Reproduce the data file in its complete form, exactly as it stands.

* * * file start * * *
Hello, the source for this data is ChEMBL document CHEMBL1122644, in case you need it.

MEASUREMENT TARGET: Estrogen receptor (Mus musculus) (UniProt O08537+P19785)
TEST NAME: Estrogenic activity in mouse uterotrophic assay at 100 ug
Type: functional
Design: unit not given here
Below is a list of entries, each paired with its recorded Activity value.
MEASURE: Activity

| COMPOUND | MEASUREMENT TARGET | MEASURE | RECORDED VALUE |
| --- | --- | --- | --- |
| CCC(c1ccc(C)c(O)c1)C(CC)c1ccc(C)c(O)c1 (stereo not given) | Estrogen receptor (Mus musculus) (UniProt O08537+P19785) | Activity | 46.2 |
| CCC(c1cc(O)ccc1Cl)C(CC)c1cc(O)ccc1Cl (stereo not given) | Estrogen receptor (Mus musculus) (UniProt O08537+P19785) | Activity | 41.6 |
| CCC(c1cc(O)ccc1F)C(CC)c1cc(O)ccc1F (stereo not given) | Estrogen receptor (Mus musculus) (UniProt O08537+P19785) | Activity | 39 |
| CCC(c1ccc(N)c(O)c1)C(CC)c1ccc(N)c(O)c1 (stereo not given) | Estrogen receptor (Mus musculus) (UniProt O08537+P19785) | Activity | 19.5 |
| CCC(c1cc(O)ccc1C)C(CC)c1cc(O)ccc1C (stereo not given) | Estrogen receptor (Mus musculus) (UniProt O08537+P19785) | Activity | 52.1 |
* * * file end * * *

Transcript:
Hello, the source for this data is ChEMBL document CHEMBL1122644, in case you need it.

MEASUREMENT TARGET: Estrogen receptor (Mus musculus) (UniProt O08537+P19785)
TEST NAME: Estrogenic activity in mouse uterotrophic assay at 100 ug
Type: functional
Design: unit not given here
Below is a list of entries, each paired with its recorded Activity value.
MEASURE: Activity

| COMPOUND | MEASUREMENT TARGET | MEASURE | RECORDED VALUE |
| --- | --- | --- | --- |
| CCC(c1ccc(C)c(O)c1)C(CC)c1ccc(C)c(O)c1 (stereo not given) | Estrogen receptor (Mus musculus) (UniProt O08537+P19785) | Activity | 46.2 |
| CCC(c1cc(O)ccc1Cl)C(CC)c1cc(O)ccc1Cl (stereo not given) | Estrogen receptor (Mus musculus) (UniProt O08537+P19785) | Activity | 41.6 |
| CCC(c1cc(O)ccc1F)C(CC)c1cc(O)ccc1F (stereo not given) | Estrogen receptor (Mus musculus) (UniProt O08537+P19785) | Activity | 39 |
| CCC(c1ccc(N)c(O)c1)C(CC)c1ccc(N)c(O)c1 (stereo not given) | Estrogen receptor (Mus musculus) (UniProt O08537+P19785) | Activity | 19.5 |
| CCC(c1cc(O)ccc1C)C(CC)c1cc(O)ccc1C (stereo not given) | Estrogen receptor (Mus musculus) (UniProt O08537+P19785) | Activity | 52.1 |